It might not seem like it but entrepreneurs can learn a lot about business from watching TV shows. Whether they are reality based or fictional, there’s a lot to be said for series that focus on businesses and start-ups.
Whilst these shows might offer advice and warnings in extreme settings, (they’re entertainment shows, after all), you can still learn some vital lessons about running your own company.
A classic entrepreneurial show, Dragons’ Den does more than just humiliate small business owners who don’t have a clue what they’re doing. During the show, small business hopefuls pitch their ideas in front of five venture capitalists called Dragons, who then have to decide whether an idea is worth investing in. If the entrepreneur succeeds, they’ll get a sum of money and have to hand over a small stake in their business. If they lose, they go away with hurt pride but also some valuable pitching advice.
This show is great for those who are considering pitching for cash to grow their start up as you get to see what real investors are looking for. You see some really great do’s and some even worse don’ts by watching the show.
Alongside this, a huge emphasis is placed on knowing your company’s growth predictions and numbers – so that’s something to take away from it before you even get started.
Mad Men is a fictional show about a group of guys running their own advertising agency in the 1960’s. Over the six series, you get to see the character’s fierce battles for business, their growth and their downfalls.
As it’s fictional, there are of course many exaggerated plot twists and drama but the show does hint at many of the problems and successes faced by entrepreneurs of all sizes. Whilst your own entrepreneurial journey may not be quite as glamorous, there are many parts of the show that will definitely hit home and get you excited about running your business.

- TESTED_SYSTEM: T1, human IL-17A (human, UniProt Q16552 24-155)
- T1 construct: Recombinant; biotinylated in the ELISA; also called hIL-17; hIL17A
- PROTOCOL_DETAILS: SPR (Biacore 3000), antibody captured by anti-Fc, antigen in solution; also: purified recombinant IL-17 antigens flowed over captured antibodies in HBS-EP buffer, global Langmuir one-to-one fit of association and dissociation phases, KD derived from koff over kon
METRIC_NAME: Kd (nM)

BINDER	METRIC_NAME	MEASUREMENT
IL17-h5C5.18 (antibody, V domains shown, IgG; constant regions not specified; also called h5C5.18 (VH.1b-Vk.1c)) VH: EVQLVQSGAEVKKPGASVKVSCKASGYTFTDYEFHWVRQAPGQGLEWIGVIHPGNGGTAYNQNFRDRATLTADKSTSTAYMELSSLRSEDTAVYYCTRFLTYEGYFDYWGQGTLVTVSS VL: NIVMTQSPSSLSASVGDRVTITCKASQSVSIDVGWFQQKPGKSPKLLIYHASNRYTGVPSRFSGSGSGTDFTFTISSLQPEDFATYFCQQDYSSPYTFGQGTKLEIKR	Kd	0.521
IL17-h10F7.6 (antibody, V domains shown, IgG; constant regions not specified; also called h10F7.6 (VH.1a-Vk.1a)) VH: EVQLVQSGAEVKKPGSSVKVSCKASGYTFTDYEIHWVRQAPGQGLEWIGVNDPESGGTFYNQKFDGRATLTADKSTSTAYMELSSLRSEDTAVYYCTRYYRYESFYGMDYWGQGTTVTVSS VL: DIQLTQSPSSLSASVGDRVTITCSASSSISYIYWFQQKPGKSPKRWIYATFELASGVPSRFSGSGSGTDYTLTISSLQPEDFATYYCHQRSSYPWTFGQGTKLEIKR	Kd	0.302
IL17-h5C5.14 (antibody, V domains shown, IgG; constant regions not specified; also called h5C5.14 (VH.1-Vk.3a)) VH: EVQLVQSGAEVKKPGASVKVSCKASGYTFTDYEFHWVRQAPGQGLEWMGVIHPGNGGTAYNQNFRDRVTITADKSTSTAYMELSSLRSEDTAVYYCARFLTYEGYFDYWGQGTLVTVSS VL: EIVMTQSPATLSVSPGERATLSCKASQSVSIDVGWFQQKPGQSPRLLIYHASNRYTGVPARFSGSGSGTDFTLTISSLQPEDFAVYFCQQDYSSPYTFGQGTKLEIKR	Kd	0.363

Kitchen Nightmares (UK Version)
If you’ve never heard of this show before, you might be a little confused as to why it’s on this list. The entire premise of the show is that Chef Gordon Ramsey goes into failing restaurants, tells them what they are doing wrong, shows them how to do it right and then leaves.
After identifying the restaurant’s problems, Gordon teaches the owners how to motivate staff, manage costs and generally anything else that’s needed to keep a business up and running. You might not be trying to run a restaurant but many of the skills he teaches are transferable to any start-up.
Whilst the UK version of the show actually teaches you how to run your own business, the same can’t necessarily be said for the US version, which contains a lot more filler and OTT drama. Kitchen Nightmares is a little out there but it’s definitely worth a watch for some entrepreneurial motivation and inspiration.